Anthony Mackie has committed the time-honored mistake of saying “something” when “nothing” might easily have sufficed. The Falcon And The Winter Solider star gave an interview to Variety this week in which he waded into the conversation about viewers and fans applying LGBTQ+ lenses to relationships between male superheroes. (Like, say, Mackie’s own Sam Wilson, and Sebastian Stan’s Bucky Barnes). It’s a complicated and nuanced topic–one that trucks in ideas ranging from the validity of diverse fan interpretations of popular characters, to the death of the author, to the decades of repression that forced queer relationships in art to exist only in margins, subtexts, and hints–that Mackie handled with notably less complexity and nuance than it probably deserves. Noting first that “the fandom is a very dangerous place,” Mackie was then asked by Variety‘s Awards Circuit podcast about depictions of platonic male love on TV or film. In the interest of clarity, here’s the bulk of the actor’s response on the topic:
In this day and age, so many things are twisted and convoluted. There’s so many things that people latch on to with their own devices to make themselves relevant and rational…The idea of two guys being friends and loving each other in 2021 is a problem because of the exploitation of homosexuality. It used to be guys can be friends, we can hang out, and it was cool. You would always meet your friends at the bar, you know. You can’t do that anymore, because something as pure and beautiful as homosexuality has been exploited by people who are trying to rationalize themselves. So something that’s always been very important to me is showing a sensitive masculine figure. There’s nothing more masculine than being a superhero and flying around and beating people up. But there’s nothing more sensitive than having emotional conversations and a kindred spirit friendship with someone that you care about and love. Sam and Steve had a relationship where they appreciated, admired, and loved each other. Bucky and Sam have a relationship where they learn how to accept, appreciate and love each other. You’d call it a bromance, but it’s literally just two guys who have each other’s backs.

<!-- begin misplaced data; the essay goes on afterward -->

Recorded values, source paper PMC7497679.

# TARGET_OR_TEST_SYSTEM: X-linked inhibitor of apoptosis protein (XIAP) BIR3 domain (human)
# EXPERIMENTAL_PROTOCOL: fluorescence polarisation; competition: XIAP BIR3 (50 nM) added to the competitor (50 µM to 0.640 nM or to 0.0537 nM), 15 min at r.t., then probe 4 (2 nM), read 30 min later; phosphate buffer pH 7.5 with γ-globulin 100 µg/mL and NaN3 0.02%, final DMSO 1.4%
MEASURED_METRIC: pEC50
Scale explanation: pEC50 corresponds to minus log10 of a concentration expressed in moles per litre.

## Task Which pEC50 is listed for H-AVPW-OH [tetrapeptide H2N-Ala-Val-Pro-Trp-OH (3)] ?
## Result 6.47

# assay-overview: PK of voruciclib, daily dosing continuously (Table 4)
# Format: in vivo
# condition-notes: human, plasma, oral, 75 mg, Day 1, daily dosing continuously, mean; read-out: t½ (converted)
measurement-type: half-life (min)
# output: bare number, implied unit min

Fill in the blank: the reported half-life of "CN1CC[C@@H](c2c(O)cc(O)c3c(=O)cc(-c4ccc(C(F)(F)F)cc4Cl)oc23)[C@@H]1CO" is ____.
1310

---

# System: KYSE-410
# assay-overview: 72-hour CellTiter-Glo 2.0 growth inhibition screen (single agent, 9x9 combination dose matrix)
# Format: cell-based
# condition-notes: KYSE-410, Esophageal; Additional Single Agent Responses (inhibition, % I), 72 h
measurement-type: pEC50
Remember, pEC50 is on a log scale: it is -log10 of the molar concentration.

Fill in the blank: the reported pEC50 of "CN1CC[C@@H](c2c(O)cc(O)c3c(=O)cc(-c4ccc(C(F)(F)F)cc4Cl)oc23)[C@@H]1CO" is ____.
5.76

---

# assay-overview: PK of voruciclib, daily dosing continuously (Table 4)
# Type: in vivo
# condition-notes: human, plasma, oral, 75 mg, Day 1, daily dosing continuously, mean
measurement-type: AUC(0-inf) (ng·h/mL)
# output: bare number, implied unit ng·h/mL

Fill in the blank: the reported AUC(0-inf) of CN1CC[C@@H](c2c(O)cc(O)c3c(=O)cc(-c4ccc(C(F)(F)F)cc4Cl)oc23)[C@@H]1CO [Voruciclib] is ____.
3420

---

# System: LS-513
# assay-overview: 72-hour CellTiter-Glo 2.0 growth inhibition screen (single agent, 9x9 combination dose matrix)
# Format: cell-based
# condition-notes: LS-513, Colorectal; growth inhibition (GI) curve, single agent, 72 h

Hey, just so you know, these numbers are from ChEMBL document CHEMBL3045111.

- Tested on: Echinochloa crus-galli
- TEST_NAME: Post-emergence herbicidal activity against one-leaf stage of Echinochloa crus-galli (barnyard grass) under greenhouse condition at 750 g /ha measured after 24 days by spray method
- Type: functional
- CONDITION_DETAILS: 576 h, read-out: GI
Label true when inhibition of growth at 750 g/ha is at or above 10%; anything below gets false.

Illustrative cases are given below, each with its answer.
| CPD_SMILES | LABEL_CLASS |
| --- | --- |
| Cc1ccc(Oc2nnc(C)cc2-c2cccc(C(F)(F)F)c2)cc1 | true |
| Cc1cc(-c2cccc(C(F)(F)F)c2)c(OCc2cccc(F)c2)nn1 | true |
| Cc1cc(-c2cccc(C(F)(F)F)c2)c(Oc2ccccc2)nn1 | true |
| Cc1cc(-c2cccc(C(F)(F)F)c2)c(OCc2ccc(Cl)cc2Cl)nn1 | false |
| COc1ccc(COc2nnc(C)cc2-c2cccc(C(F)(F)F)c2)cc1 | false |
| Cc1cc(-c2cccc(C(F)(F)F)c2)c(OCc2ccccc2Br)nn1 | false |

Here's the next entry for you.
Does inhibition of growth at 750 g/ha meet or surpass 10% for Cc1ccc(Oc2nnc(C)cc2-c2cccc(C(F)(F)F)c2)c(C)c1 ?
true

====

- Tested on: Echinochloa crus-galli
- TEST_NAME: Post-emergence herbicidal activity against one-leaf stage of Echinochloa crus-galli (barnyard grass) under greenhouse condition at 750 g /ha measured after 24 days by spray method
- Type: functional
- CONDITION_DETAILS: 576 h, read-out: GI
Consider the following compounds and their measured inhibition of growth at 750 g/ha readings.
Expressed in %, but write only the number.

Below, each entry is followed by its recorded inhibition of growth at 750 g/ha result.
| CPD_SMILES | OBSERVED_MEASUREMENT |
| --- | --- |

The oddest part about the statement, obviously, is in the first few lines, as it’s not clear what Mackie means by “the exploitation of homosexuality,” or that “people latch on… with their own devices to make themselves relevant and rational.” Generally, when conversations about pop culture exploitation of LGBTQ+ relationships crop up in critical spheres, they’re referring to the practice of “queerbaiting,” i.e., when shows themselves introduce intentional sexual subtext between straight characters in order to draw attention from audiences hoping to see increased representation. Which is pretty clearly not what’s going on here, as Mackie seems to be pointing a finger of blame toward fans reading subtext into the show. Meanwhile, if Mackie’s whole point was just to say that he and Stan were trying to depict an intimate but platonic male friendship, he probably could have just said that without casting aspersions on people who interpret the relationship in other ways, or who might hope against hope to see the MCU deviate even slightly from its relentlessly straight presentation to date.
(Also, we have no idea where the whole “You can’t meet a male friend at a bar anymore!” angle comes from; it’s one of like five things in that response that felt extraordinarily “Not that there’s anything wrong with that,” despite the stated “purity” and “beauty” of homosexuality on Mackie’s part.)
Also weird: Mackie, in touching on this topic, pointedly acknowledged his Black Mirror episode “Striking Vipers,” which is about… a male friendship that develops explicit sexual elements. Said episode of the Netflix sci-fi series is very deliberately ambiguous about the interplay between friendship, sex, and intimacy that develops between the two men in question (played by Mackie and Yahya Abdul-Mateen II), applying a thoughtfulness to these myriad topics that doesn’t seem to have persisted here. All in all, the whole conversation is a somewhat bewildering response, and one that seems like it took a lot more effort to put together than it would have been to just give a simple “Hey, that’s not what I had in mind when I played it, but everyone’s allowed to take it their own way.”